Is applied loss of memory a way to rehabilitate human beings?

In my book, Memory : Self (a online searchable copy of which can be previewed via this link: Integral Lifework - Memory:Self), I describe a method called “Active Memory Reorganization” or AMR. This is a way of re-contextualizing memories to reinvent self-concept and modify compensating behaviors that can often be unproductive or self-destructive. It could certainly be utilized during rehabilitation. A key component of this process, however, is that the client actively participates - they are in conscious control of the process. In most Person-centered therapy this is a vital consideration, because it empowers a client to have agency regarding their own healing and well-being. From this perspective, any therapeutic actions “perpetrated upon” a client are usually deemed destructive at worst, and counterproductive at best. This is why highly confrontational or directive therapies, therapies that rely exclusively on psychoactive drugs, or therapies where a client is more passive (such as hypnotherapy), are not considered to be “person-centered” approaches. In the case of rehabilitation for those who have been convicted of serious crimes, it is especially important that they be supported in their own self-healing empowerment, rather than controlled and manipulated, since such obliterations of agency throughout their life likely contributed to their antisocial behaviors.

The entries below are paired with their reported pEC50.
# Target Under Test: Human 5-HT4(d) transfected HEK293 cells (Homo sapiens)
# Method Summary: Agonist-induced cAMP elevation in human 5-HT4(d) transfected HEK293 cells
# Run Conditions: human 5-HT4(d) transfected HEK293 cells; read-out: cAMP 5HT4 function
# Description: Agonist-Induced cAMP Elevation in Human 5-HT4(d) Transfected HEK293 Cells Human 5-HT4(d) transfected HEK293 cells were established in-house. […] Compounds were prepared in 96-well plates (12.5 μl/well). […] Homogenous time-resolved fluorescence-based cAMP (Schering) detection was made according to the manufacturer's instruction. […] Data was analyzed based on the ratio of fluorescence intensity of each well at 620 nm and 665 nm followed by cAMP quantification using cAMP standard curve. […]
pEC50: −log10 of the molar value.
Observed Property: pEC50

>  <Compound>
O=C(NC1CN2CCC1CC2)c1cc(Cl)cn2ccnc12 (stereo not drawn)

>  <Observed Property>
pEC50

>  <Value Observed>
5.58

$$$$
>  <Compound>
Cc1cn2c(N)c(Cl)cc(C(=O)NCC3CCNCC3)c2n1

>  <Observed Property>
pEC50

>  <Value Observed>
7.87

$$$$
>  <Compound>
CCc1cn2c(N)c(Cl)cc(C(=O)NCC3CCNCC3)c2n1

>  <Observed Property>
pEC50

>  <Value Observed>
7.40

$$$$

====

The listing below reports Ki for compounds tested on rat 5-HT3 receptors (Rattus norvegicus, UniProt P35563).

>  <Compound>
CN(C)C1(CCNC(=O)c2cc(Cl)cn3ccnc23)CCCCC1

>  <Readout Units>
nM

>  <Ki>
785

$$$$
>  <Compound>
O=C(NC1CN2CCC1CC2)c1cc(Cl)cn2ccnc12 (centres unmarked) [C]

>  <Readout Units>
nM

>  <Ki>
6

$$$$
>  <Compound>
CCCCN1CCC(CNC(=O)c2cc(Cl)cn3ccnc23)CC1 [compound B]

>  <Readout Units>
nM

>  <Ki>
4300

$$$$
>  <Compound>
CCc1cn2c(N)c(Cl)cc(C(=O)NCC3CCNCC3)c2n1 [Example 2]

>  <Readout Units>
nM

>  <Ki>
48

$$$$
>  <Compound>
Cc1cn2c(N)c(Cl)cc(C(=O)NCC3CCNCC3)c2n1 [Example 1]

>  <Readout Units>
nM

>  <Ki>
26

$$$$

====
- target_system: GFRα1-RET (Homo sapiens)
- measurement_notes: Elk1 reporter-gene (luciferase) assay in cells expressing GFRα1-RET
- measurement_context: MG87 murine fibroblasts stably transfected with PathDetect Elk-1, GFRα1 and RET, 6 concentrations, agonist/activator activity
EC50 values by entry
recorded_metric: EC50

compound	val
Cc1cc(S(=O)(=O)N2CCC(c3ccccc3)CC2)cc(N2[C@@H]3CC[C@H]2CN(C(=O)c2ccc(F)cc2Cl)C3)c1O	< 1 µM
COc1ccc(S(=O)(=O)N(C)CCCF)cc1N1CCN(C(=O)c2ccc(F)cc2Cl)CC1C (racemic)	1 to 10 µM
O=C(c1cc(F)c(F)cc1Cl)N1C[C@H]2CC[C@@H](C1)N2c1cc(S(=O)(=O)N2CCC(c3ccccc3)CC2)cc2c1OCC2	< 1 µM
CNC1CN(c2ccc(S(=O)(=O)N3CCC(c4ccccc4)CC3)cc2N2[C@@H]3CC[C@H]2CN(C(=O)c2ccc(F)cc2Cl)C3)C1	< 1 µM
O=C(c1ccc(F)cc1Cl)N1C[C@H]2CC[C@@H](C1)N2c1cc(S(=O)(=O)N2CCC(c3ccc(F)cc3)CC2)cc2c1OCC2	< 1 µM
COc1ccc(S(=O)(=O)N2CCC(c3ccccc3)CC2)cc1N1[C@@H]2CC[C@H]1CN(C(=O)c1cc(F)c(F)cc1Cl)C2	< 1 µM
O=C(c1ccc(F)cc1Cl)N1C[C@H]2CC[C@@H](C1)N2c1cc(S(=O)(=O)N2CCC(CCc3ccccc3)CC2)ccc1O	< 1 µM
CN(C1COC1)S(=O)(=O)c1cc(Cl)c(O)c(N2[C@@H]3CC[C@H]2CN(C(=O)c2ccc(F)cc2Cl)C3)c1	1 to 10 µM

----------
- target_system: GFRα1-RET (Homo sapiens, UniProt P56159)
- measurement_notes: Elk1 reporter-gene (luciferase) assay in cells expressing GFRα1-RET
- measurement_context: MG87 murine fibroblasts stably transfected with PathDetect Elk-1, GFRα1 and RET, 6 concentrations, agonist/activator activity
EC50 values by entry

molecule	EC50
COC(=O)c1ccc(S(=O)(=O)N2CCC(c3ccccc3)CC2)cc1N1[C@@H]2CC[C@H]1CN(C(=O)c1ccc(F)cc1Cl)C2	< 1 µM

As a separate consideration, there may be structural issues (excessive testosterone production, inadequate or impaired prefrontal myelination, etc.) that are contributing to antisocial ideation and behavior, which neither AMR nor the kind of “memory wipe” you suggest would adequately address. In these cases, acute intervention - and indeed procedures that are imposed against someone’s will - may be necessary to stabilize a person so that they can begin a more self-aware and self-directed healing process. Our current metric for such intervention, however, is usually whether a person is likely to harm themselves or someone else, and incarcerated people have protections against punitive measures beyond the fairly narrow scope of their physical confinement (i.e. nothing “cruel or unusual”). This is why - in some places in the U.S. - it is not legal to use chemical castration against an inmate’s will. However, the metrics that inform rehabilitative efficacy are trends like recidivism, radicalization, and criminalization among prison populations - and clearly our approaches to rehabilitation need to align with measuring these outcomes.

My 2 cents.

(From Quora question:


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